Craig, Prince of Wales Island

Craig, Prince of Wales Island

by | Jun 16, 2021

Craig is a community on the western coast of Prince of Wales Island approximately 56 miles (90 km) northwest of Ketchikan and 220 miles (350 km) south of Juneau, Alaska. This is the largest town on Prince of Wales Island, which is the fourth largest island in the United States. The town was named for Craig Miller who started the fish processing industry here. The site was historically a seasonal fish camp used for millennia by Tlingit to gather herring. The Tlingit name is Shaan Seet, named for the small strait separating Prince of Wales Island from Fish Egg Island. The Haida people also used the site since moving onto Prince of Wales Island from Haida Gwaii (British Columbia’s Queen Charlotte Islands) starting in the 18th century.

With the help of local Haida residents, a fish saltery was built on Fish Egg Island in 1907 by Craig Miller. Between 1908 and 1911, he also constructed the Lyndenburger Packing Company and cold storage plant at the present site of Craig. In 1912, a post office, a school, a sawmill, and a salmon cannery were constructed. Production at the cannery and sawmill peaked during World War I. Seacoast Packing Company purchased the Craig cannery in 1929. The town’s population grew through the 1930s as pink salmon runs hit records. Operations came to an abrupt end in 1957 when the cannery burned down, which was the fate of nearly half of the 135 canneries built between 1878 and 1949 in Southeast Alaska. By 1949, Southeast Alaska had just 37 operating canneries due to fires and the consolidation of the industry. The fires were caused by a number of factors, including crude construction of all wooden buildings, use of flammable heating oil and improper storage of oily waste, boilers that operated at high temperatures and pressures, and inadequate fire suppression equipment. Industry consolidation resulted from declining production due to depleted salmon stocks. In 1998, Ward Cove Packing Company acquired the site for use as a seasonal maintenance facility and in 2007, the city purchased the site for potential future development.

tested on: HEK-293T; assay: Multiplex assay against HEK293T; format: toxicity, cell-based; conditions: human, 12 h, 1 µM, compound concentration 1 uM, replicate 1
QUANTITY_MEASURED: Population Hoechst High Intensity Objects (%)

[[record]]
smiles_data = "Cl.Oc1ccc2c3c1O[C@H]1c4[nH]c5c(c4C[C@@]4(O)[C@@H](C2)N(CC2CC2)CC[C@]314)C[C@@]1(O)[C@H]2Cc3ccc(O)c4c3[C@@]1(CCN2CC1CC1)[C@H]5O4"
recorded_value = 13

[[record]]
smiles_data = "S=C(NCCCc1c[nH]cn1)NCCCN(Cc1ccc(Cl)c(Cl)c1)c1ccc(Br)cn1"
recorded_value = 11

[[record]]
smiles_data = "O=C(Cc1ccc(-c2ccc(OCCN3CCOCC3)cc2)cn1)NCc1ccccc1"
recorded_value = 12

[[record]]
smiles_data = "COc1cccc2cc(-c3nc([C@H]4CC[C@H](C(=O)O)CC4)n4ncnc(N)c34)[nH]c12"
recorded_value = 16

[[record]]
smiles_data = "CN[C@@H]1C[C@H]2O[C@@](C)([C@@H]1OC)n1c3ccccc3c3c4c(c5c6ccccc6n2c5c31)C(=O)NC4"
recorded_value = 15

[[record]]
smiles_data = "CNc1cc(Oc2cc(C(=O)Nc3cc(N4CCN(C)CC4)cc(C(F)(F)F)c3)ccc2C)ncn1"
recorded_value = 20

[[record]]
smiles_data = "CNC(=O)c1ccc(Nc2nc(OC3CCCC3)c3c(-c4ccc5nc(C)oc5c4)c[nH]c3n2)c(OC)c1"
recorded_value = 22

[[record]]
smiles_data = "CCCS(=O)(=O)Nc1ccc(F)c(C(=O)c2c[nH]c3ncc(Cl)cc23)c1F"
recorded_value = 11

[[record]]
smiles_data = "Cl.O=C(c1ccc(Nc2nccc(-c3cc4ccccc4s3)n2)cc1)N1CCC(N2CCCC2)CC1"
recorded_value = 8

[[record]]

When commercial fishing collapsed, the city signed a 50-year timber contract with the U.S. Forest Service and for several decades the timber industry flourished. In 1972, Ed Head built a large sawmill 6 miles (10 km) from Craig near the village of Klawock, which provided year-round jobs and helped to stabilize the local economy. Head Mill was sold in the early 1990s to Viking Lumber. Craig’s population grew steadily until the late 1990s and 2000s when the timber industry declined dramatically due to concerns about ecological destruction caused by poor forest management practices, one of the 9 planetary boundaries. Without another industry to support the local economy, many people left Craig. Today, the town relies on a balance of subsistence and commercial fishing, fish processing, and the timber industry. Read more here and here. Explore more of Craig and Prince of Wales Island here:

For all users:

For iPhone users:

About the background graphic

This ‘warming stripe’ graphic is a visual representation of the change in global temperature from 1850 (top) to 2021 (bottom). Each stripe represents the average global temperature for one year. The average temperature from 1971-2000 is set as the boundary between blue and red. The color scale goes from -0.7°C to +0.7°C. The data are from the UK Met Office HadCRUT4.6 dataset. 

Credit: Professor Ed Hawkins (University of Reading). Click here for more information about the #warmingstripes.

Please report any errors here

error: Content is protected !!